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Sci/Tech

Ultra-high speed network bows in Florida

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Sci/Tech

The Florida LambdaRail Network -- the next-generation Internet with 100 times the capacity of the previous system -- has gone live at 10 Florida universities, moving information at 10 gigabits per second.

Space station gets HAL-like computer

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Sci/Tech

A voice-operated computer assistant is set to be used in space for the first time on Monday – its operators hope it proves more reliable than "HAL", the treacherous speaking computer in the movie 2001.

Lawmakers Aim to Protect Public Broadband

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Sci/Tech

Fourteen U.S. states have passed laws limiting municipal broadband services, with large Internet providers lobbying against city-offered services. Two U.S. senators have jumped into a growing debate about whether cities should be allowed to create tax-funded broadband services, with the two introducing a bill that would prevent states from outlawing municipal broadband projects.

Smart home dream could be for all

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Sci/Tech

Smart homes in which a single button controls lighting, heating, security, music, film - everything digital - has long been promised, but has never quite delivered... until now?

Cars that run on overnight charge catch valley VC's eye

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Sci/Tech

With oil prices hitting new highs, venture capitalists are considering a kind of car you can plug into your home power outlet at night. And one person they'll be hearing from soon is Palo Alto's Felix Kramer.

New Software Changes Wireless Technology Functions on Demand

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Sci/Tech

Taking wireless technology to the next level, NASA is leading the way in the field of Software Defined Radio, or SDR, a wireless technology that gives an electronic device the ability to quickly and easily perform new functions on demand.

Boy hailed for air safety gadget

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Sci/Tech

A 12-year-old Scots schoolboy has been praised by airport bosses after inventing a gadget which could help prevent plane crashes by warning pilots of dangerous material lying on runways before they prepare to land. It wouldn't take a great deal of investment to install this in airports - Daryn's model was made for around £100.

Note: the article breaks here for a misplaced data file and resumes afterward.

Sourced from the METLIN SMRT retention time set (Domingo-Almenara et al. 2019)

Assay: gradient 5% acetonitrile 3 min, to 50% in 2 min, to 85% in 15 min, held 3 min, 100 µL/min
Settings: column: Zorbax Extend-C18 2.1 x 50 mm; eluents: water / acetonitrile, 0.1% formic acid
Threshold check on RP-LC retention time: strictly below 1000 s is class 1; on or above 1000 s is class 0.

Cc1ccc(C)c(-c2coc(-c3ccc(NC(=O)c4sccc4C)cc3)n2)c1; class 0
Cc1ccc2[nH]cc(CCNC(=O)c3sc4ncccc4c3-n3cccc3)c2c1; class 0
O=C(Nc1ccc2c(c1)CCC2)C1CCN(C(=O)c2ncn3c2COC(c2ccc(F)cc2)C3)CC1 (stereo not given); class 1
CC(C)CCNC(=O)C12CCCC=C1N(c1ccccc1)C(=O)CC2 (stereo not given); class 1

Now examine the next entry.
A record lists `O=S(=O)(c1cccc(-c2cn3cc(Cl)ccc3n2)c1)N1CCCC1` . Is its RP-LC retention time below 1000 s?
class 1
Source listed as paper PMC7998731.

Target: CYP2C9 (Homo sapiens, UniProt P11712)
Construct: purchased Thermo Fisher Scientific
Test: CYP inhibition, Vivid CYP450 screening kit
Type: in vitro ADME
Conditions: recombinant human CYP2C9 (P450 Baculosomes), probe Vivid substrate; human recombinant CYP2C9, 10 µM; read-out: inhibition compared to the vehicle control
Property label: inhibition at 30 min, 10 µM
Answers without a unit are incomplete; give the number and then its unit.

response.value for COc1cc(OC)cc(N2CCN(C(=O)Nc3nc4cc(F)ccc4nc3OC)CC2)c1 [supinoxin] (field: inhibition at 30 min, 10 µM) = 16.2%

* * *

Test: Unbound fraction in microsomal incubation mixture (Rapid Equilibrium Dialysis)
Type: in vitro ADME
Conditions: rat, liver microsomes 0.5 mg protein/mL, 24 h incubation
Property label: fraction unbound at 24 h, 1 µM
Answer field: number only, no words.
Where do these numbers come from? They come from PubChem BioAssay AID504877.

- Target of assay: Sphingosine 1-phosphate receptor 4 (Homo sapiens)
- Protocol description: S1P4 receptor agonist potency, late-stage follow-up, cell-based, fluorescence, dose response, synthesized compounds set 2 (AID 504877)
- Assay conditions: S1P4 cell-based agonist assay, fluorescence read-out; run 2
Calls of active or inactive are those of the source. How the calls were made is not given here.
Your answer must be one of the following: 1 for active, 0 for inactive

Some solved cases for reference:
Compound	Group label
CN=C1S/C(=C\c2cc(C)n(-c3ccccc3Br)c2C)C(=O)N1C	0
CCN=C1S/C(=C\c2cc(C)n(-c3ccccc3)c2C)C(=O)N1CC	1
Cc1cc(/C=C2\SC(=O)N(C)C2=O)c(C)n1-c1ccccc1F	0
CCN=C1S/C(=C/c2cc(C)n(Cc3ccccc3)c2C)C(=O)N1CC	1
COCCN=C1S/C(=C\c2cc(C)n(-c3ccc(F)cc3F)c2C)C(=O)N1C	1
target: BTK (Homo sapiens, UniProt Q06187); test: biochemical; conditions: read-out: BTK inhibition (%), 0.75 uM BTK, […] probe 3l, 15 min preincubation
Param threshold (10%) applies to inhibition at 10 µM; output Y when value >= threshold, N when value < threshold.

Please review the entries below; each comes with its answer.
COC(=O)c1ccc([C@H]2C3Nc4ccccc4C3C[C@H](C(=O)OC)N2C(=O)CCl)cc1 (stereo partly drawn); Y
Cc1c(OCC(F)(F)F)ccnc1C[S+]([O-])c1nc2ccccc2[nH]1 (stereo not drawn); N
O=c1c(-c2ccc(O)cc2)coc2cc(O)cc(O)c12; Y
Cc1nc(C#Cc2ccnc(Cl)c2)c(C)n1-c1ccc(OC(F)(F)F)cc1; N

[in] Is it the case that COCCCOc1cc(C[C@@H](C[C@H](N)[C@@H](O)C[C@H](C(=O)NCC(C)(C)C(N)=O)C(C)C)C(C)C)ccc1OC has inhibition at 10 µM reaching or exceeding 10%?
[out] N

Rodents May Be Partly to Blame for Outage

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Sci/Tech

New Zealand's largest telecommunications provider was checking Tuesday whether rats gnawing a cable were partly to blame for an outage that disrupted mobile phone and Internet services and shut down the country's Stock Exchange on Monday.

Perplexed consumers dial up tech 'geeks'

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Sci/Tech

"Help! Send a geek!"

That's the growing cry of technology shoppers across the USA as they grapple with increasingly complex computers and other consumer electronics.

Taking a trip down memory-chip lane

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Sci/Tech

Renewed interest in old-school computing is more than just a trip down memory-chip lane. Early computers are a part of our technological heritage, and also offer a unique perspective on how today's machines work.

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More in Tux Machines

GTK+ Gains Experimental Overlay Scrollbars

The overlay scrollbar work that was committed on Monday is about improving the scrolling experience for those using GTK+ applications from touch screens. This prototype widget allows for showing a scroll position indicator on touch screens while hiding the scrollbar -- it sounds similar to Ubuntu's GTK2/GTK3 overlay scrollbar support for Unity. Read more

3 Alternatives to the Adobe PDF Reader on Linux

Adobe has pulled the plug on supporting its PDF reader app for Linux. This should come as no surprise, as the last time Adobe Reader for Linux was updated came in May 2013. But until recently, you could at least download and install Reader on your Linux desktop machine. Now? You can’t. If you go to the Adobe Reader site, you’ll find the Linux installer is no longer available. Read more

How OpenStack powers the research at CERN

OpenStack has been in a production environment at CERN for more than a year. One of the people that has been key to implementing the OpenStack infrastructure is Tim Bell. He is responsible for the CERN IT Operating Systems and Infrastructure group which provides a set of services to CERN users from email, web, operating systems, and the Infrastructure-as-a-Service cloud based on OpenStack. Read more

WE’RE HOSTING AN OPENDAYLIGHT HACKFEST IN JAPAN!

The OpenDaylight Project has quickly grown to become a global community, with more than 250 contributors working to advance open SDN and NFV from all corners of the world. This includes 11 ambassadors worldwide and OpenDaylight User Groups (ODLUG) in six cities across three countries. We are excited to host our first OpenDaylight HackFest in Japan in less than two weeks, and the good news is that it’s free to attend. Read more